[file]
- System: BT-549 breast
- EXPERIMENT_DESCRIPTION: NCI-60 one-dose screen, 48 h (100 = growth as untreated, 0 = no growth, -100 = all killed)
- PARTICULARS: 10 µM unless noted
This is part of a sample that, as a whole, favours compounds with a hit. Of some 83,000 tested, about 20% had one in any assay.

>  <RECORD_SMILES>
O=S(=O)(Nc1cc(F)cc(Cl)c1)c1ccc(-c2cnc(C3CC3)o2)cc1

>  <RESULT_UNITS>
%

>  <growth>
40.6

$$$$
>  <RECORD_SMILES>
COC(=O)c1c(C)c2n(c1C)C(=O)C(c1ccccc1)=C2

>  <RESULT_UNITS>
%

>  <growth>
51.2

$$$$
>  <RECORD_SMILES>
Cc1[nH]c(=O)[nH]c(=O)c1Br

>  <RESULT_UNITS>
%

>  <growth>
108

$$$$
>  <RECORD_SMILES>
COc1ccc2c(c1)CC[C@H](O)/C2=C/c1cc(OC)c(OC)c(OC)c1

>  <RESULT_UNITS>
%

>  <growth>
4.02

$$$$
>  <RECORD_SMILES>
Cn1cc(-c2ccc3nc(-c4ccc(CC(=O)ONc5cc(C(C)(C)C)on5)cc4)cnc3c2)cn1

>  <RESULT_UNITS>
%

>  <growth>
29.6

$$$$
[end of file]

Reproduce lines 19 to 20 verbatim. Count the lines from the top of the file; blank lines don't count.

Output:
>  <RECORD_SMILES>
Cc1[nH]c(=O)[nH]c(=O)c1Br